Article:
This feature first appeared in The Arabian Breeders’ Magazine Spring Edition, April 2017. You can order your copy of this beautiful coffee-table book at The Arabian Magazine Shop.
The response to The Arabian Breeders’ Magazine continues to be incredible, and breeders worldwide are getting in touch to share their stories. However, for those of us at the World Arabian Horse Organization (WAHO) Conference in the Kingdom of Bahrain in February, we saw a true breeding programme that captured us.
The Royal Arabian Studs of Bahrain is home to an extremely unique collection of Arabian horses, the families of which have been preserved on the island for over 200 years by the ruling Al Khalifa family, with the most recent being His Majesty King Hamada Bin Isa Al Khalifa.
It was in 1983 that His Majesty, then the Crown Prince, relocated The Royal Stud to Rowtha’t Alghar, where it remains today. The location is incredible, with the natural sand basin surrounded by rocky outcrops that, in the distance, lead to paddocks and a racetrack. Arriving at the Stud, walking though the traditional Arabian tent and looking out on the vista, you could see the Bedouin of yesteryear in your mind’s eye, and it conjured up visions of Lady Anne Blunt and the caravan of travellers, going through the desert.
With 340 pure Arabians at The Royal Arabian Studs of Bahrain, 20 different strains and sub-strains are represented, including Dahmeh, Jellabieh, Ma’anaghieh, and the much-loved Hamdanieh. Strains such as Kuheila’t Umm Zorayr are unique to Bahrain, and can only be seen here on the Kingdom. With all the strains, great care is taken to ensure their preservation, and we were treated to a breathtaking presentation of some 60 horses, including mares, foals and stallions, and all presented in their family groups.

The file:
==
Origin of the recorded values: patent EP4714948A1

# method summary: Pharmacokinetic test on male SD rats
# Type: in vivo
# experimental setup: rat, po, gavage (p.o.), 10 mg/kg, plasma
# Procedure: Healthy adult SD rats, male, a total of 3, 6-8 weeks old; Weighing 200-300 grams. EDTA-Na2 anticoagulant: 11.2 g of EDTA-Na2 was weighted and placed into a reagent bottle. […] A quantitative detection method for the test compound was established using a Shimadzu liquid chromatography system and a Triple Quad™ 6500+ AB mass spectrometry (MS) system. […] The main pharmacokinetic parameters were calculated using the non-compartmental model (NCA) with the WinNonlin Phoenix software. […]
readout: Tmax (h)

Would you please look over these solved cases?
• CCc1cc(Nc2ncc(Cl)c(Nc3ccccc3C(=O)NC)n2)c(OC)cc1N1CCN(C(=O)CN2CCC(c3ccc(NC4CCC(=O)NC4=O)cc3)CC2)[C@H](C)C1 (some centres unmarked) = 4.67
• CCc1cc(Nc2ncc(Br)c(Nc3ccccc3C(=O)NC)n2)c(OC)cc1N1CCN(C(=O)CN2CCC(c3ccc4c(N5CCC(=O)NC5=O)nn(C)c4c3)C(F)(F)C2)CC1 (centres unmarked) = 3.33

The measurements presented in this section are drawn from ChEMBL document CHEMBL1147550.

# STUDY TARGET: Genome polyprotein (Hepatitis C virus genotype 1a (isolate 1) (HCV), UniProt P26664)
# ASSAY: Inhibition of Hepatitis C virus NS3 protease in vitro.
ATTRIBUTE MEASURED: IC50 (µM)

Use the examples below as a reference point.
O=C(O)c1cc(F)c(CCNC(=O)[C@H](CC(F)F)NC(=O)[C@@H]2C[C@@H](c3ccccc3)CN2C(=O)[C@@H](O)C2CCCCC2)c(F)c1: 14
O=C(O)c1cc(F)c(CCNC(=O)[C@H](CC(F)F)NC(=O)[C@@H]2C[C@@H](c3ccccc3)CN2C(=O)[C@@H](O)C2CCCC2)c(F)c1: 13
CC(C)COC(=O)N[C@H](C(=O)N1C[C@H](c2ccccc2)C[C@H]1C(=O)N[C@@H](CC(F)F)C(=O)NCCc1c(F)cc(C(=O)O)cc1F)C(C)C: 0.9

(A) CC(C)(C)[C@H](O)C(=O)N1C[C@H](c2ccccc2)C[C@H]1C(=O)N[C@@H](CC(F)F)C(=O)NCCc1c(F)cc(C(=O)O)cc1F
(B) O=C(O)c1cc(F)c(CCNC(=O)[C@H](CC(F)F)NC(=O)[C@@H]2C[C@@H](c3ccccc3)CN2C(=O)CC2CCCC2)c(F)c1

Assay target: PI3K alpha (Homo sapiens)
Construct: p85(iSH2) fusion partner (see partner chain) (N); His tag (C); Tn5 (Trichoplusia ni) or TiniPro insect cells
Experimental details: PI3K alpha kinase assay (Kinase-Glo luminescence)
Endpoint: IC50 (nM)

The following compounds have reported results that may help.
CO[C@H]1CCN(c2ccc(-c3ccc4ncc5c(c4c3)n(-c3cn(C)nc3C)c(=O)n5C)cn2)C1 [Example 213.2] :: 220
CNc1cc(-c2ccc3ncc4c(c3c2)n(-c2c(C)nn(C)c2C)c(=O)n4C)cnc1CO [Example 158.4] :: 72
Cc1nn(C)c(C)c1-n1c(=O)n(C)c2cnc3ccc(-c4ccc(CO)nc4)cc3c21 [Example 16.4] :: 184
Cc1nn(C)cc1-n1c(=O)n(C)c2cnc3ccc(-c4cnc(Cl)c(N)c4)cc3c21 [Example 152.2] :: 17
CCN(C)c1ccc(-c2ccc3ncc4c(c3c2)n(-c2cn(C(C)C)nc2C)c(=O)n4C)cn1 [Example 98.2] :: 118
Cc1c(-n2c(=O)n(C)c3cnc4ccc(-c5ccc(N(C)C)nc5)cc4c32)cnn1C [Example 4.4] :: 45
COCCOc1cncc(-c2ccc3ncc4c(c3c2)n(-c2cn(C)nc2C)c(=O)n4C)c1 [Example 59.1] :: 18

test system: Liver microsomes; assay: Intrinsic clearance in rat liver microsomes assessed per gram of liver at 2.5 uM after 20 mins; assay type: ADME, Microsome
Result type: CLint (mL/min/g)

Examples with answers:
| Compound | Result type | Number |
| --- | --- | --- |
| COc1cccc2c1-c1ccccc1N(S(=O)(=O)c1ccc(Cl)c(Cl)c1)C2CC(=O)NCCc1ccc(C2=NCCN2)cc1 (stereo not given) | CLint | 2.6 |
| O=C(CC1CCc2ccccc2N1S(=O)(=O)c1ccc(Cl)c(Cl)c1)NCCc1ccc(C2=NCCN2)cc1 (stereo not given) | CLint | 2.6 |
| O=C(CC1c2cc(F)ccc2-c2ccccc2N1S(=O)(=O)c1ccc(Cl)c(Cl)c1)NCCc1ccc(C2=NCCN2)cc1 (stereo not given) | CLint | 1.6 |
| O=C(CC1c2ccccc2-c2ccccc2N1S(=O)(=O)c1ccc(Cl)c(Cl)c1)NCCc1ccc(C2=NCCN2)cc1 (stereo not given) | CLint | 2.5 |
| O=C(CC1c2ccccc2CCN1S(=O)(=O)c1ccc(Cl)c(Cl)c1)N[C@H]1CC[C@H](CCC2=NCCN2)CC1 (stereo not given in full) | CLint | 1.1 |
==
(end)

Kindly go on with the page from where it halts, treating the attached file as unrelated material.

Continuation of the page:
As the presentation went on, you realised that a window to the past was being opened before you. These were true war horses, and with every group that was came out, you longed to get into a saddle and ride, and our souls ached for years gone by. Many of the horses instantly entered my heart. Mares, foals, and stallions – they all moved not only me, and those hundred or so people seated around me. It truly was an honour to see them, these family groups of the pure Bahraini Arabian, living history right there, before our eyes.
The thing that stuck me the most, watching these amazing horses, was how these they had more true Arabian type within them than I see in the modern show-ring. We need to be aware of just how we are losing the genuine essence of the Arabian horse – the element that made them so truly great and coveted the world over for centuries – all in the name of a modern perception of perfection.
This was a day to savour, a day that restored your faith in the world of the Arabian horse. Horses shown free, with a vast desert space behind them, and yet they came back to the handler, easily and willingly. Stallions shown together – and then with crowds of people around them, acting as if this were an everyday occurrence rather than a novelty. This was a day where you saw beautiful Arabian mares, trotting over the ground so effortlessly; stallions, kind and gentle yet incredibly powerful, all at the same time; and foals, unhandled, confident, natural and with a natural cadence that delighted. All of these horses were proud, they were showy, they were strong. And yet, you knew, you just felt, that they were the kind to creep into your tent at night, and guard over you. The true war horse; our world needs more of them.
Our visit to The Royal Arabian Studs of Bahrain will be covered in detail in the next edition, but please enjoy this brief insight for now. For the full daily report from the WAHO Conference, including immediate impressions of the horses we saw both here and at HRH Prince Mohammed Bin Salman Al Khalifa’s Stud, visit www.thearabianmagazine.com.
My grateful thanks to HRH Shaikh Isa Bin Salman Al Khalifa for his tremendous hospitality, both on this magical day, and in the Kingdom of Bahrain itself.